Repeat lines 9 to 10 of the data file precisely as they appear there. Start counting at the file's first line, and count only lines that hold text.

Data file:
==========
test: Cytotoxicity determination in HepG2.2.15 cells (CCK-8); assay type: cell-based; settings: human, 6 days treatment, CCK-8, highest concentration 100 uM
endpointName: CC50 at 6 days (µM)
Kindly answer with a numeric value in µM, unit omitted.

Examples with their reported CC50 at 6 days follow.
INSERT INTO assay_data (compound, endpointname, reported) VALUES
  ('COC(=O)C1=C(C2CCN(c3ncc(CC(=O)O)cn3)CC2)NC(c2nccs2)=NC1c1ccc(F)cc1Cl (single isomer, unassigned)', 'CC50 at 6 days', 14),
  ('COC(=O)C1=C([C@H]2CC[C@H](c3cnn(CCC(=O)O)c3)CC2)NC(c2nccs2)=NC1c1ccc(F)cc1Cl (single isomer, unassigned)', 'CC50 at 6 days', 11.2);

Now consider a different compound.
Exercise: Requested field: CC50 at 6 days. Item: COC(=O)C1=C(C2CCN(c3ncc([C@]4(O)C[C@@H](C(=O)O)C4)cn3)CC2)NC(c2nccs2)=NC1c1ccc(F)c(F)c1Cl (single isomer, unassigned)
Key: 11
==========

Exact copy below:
Exercise: Requested field: CC50 at 6 days. Item: COC(=O)C1=C(C2CCN(c3ncc([C@]4(O)C[C@@H](C(=O)O)C4)cn3)CC2)NC(c2nccs2)=NC1c1ccc(F)c(F)c1Cl (single isomer, unassigned)
Key: 11